Physician Guidance for EHR Success

I want to take a look at the complaint I hear over and over and over again when it comes to EHR software. I’ve heard this comment said about every single EHR vendor out there. I’ve also heard it from doctors in every specialty and from every size organization. It comes in a few different forms, but all communicates the same idea. This is the doctor complaint I’m talking about:

Did the EHR vendor even talk to a practicing doctor when they developed this EHR?

Yes, the complaint is usually voiced as a question, but the question is lathered up with an unbelievable shock that an EHR vendor could misunderstand a doctor’s workflow needs so terribly. Plus, it’s reinforced with the belief that if the EHR vendor had somehow just talked to a doctor, any doctor, that this wouldn’t be the result.

Of course, the situation is much more complicated than that statement supposes. In fact, there’s a great thread on the HIMSS LinkedIn group that has a bunch of deep discussion on how to create a healthy partnership between providers and EHR companies.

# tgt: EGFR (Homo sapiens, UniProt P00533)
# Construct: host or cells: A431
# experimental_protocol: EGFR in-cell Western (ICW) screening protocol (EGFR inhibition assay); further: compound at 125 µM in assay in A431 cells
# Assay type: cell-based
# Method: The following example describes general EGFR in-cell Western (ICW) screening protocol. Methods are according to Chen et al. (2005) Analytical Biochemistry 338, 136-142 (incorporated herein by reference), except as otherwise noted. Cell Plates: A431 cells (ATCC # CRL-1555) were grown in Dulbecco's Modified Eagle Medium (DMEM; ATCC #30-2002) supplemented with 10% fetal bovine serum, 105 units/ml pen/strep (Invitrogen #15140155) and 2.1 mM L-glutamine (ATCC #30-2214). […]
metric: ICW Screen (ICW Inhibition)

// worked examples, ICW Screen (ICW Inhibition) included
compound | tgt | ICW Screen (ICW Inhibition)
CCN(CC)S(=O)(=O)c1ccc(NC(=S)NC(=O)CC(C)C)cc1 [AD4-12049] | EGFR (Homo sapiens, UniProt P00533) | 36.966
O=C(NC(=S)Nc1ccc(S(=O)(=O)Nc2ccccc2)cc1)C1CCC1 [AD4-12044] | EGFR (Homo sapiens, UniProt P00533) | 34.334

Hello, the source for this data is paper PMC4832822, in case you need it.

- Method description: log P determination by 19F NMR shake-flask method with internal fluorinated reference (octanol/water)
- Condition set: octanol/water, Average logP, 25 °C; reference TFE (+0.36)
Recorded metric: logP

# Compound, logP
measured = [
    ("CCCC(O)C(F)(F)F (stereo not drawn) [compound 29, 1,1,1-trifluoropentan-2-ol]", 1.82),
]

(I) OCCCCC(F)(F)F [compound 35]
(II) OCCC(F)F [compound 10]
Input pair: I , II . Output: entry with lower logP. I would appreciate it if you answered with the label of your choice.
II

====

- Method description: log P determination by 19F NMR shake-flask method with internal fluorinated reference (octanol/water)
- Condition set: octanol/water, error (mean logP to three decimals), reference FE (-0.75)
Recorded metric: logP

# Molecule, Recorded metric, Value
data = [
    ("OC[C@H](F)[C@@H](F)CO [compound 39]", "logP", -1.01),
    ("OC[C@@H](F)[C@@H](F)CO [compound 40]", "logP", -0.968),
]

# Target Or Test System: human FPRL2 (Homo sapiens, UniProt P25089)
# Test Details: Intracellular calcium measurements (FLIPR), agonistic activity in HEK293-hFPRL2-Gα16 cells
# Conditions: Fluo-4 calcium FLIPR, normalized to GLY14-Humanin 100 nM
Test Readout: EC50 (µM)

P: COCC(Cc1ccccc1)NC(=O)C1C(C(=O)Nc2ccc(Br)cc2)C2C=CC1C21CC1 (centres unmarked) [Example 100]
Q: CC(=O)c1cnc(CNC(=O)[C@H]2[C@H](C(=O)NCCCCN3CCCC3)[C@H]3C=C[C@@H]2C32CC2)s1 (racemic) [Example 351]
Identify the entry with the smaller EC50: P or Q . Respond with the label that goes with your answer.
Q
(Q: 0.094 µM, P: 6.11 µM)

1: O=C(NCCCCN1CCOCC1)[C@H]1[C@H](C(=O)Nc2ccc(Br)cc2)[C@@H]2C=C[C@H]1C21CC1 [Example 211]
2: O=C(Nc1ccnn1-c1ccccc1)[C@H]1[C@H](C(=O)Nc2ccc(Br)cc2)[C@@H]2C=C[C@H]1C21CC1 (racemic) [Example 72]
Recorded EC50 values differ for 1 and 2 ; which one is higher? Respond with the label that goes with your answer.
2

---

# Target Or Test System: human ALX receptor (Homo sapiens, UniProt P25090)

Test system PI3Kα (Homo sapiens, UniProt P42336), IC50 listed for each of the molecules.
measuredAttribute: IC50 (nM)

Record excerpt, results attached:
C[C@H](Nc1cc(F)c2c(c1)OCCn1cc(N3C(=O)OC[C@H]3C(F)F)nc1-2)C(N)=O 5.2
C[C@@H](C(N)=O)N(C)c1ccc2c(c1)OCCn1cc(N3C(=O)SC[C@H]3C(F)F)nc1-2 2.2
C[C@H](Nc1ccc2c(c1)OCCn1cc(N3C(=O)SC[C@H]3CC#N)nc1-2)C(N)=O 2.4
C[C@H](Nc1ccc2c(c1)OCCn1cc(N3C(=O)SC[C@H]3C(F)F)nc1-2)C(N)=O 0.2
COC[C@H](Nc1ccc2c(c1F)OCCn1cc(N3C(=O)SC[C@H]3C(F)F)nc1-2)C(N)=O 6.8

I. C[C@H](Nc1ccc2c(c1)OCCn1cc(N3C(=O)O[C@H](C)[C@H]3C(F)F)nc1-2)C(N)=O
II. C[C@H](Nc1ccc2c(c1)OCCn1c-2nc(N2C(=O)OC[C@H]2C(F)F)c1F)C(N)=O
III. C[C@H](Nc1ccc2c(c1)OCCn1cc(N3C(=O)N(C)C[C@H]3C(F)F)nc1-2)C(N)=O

One key to understanding this relationship is first that every single EHR company has consulted doctors (usually many many doctors) in the development of their EHR software.

Many doctors will then wonder how they could have an experience like the one I described above if the EHR vendor consulted a practicing doctor (and I assure you many many doctors have had the experience above). The answer to that question has multiple layers. The first layer that most practicing doctors see is that “most doctors that consult EHR companies aren’t really practicing doctors.” In many cases, this is definitely the case. Many Chief Medical Officers at EHR companies have made EHR their full time job and no longer practice medicine. Many physician founded EHR companies have a physician leading the company that no longer practices medicine. Certainly some portion of the EHR workflow disconnect could be related to non-practicing providers driving the EHR development process, but that’s just one layer.

The second layer is that in every case I’ve seen there’s always been practicing providers involved in the EHR development process as well. They are active in user groups. They sit in focus groups. EHR vendors go to the practicing physician’s office to learn from them first hand. Most EHR companies really do make a sincere effort to understand the practicing physicians and not just try and guess at what the practicing physicians want.

Another layer to this problem is translating what the practicing physician requests into the EHR workflow. Now imagine that two practicing physicians request the polar opposite feature (yes, this happens a lot too). How then do you translate that feature into something that’s going to satisfy both physicians. That’s not an easy thing to accomplish.